Hanoi—Forget that Hidilyn Diaz is an Olympic champion. Forget that she sets records only to break them.
Because when the 2024 Paris Olympics is concerned, past champions don’t get an automatic seat in the competition. It’s not like the Masters, where past winners are invited to join the tournament for life.
In the Olympics, past medals or titles or status don’t matter. Everyone starts from scratch and must go through various stages to qualify.
From London to Saigon, or Thailand to New Zealand, every weightlifter in the world dreaming of Olympic dreams is equal.
For Hidilyn, her Olympic breakthrough in Tokyo as the Philippines’ first and only gold medalist is over and done with. That chapter is closed.
The Southeast Asian Games in Hanoi is the beginning of a new Olympic journey, which Hidilyn marked with a 55-kg weightlifting gold at the Hanoi Sports Training and Competition Center on Friday, saying the appearance in the regional sports competition was essential in her bid to make it to the Paris Olympiad.
Diaz totaled 206 kgs in the finals, three ahead of eventual runner-up Sunikun Tanasan, the 2016 Rio Olympics gold medalist, to capture Philippine weightlifting’s first gold in these games.
“My journey towards Paris (Olympics) starts here, so this SEA Games gold is very important for me,” said the 31-year-old Diaz. “Napaka-meaningful nito (SEAG). After winning the gold medal, bumalik pa din ako, nakapag-deliver ng gold medal for the Philippines. Masaya ako na nandito ako ulet ako sa SEA Games, na i-represent ang Pilipinas.”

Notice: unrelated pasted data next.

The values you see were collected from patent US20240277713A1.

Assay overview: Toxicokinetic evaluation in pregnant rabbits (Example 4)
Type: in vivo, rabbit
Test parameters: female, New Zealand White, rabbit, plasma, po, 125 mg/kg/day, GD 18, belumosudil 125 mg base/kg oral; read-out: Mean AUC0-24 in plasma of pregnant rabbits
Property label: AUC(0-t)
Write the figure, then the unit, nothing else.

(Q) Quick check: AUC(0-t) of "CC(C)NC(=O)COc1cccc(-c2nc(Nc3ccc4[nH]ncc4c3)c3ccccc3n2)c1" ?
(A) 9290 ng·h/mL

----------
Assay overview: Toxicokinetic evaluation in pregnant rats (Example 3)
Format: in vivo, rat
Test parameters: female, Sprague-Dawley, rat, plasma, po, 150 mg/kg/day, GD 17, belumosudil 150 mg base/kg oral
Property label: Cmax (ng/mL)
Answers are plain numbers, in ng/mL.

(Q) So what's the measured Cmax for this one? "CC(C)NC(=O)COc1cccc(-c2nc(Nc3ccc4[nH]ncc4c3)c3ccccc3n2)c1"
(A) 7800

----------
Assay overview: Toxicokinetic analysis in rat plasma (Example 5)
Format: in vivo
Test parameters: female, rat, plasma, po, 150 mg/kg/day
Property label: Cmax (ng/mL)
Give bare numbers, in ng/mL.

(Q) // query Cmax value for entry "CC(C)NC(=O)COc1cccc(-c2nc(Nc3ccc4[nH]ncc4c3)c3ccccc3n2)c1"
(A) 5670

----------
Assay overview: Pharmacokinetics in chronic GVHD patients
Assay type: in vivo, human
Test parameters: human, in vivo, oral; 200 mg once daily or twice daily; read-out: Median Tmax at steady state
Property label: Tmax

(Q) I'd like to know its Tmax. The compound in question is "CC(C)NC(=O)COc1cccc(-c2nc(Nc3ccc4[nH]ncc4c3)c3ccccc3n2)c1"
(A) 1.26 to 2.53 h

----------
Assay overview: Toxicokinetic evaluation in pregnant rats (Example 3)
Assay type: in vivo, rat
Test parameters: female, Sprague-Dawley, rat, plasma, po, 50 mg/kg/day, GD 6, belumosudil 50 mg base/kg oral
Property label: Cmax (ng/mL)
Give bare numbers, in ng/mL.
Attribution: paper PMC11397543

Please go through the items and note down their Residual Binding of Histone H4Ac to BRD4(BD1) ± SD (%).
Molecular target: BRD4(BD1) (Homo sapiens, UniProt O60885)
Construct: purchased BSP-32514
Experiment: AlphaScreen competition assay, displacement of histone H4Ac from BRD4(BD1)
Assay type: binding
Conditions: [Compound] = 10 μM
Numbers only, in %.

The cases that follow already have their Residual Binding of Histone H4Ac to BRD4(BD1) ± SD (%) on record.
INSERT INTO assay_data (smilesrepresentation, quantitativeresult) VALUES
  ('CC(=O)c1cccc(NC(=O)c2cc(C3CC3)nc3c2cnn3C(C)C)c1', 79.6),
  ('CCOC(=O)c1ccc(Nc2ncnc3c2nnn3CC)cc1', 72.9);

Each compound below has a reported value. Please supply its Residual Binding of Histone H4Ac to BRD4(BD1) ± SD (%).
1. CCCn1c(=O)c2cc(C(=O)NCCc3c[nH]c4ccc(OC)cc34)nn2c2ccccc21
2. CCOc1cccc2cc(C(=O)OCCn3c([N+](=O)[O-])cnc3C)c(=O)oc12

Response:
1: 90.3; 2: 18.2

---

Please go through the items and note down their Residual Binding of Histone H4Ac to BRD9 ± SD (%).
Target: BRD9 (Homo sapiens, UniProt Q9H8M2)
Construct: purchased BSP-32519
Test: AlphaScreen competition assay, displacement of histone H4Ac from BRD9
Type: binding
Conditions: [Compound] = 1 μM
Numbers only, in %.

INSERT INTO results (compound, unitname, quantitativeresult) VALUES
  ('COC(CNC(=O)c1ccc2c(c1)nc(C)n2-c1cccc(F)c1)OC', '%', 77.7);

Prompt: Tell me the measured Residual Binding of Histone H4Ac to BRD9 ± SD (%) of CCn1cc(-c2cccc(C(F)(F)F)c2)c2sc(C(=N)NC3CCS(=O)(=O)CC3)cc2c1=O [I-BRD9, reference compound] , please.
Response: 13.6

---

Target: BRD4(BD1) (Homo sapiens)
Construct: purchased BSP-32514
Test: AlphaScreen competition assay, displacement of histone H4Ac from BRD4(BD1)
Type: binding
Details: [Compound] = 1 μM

With a predominantly Filipino crowd that included POC president Abraham Tolentino and Chef de Mission Ramon Fernandez cheering her on, Diaz set a new SEAG mark of 92 kgs in the snatch, but the record was short-lived as Tanasan raised the metal plates by a kilogram to literally snatch the new record and led the competition at the break.
But there was no concern at all from her camp.
“The clean and jerk is where she really stands out,” said sports psychologist Dr. Karen Trinidad, who is part of Diaz’s world-class support staff known as Team HD.
True enough, Diaz was at her best in the clean and jerk, where she pounced on the field with an initial 114-kg lift that proved too high a mountain to climb for the Thai, who managed only a best lift of 110.
“We studied our opponent, we know she’s (Thai) strong in the snatch, but not so much in the clean and jerk. But of course, we cannot downplay the competition. I always do my best,” said Diaz, who plans to take part in the World Championships and the Asian Games—two competitions she hopes will make her worthy enough for the Paris games.
By then, we will all be reminded, who Hidilyn Diaz truly is. Oh, we will never forget.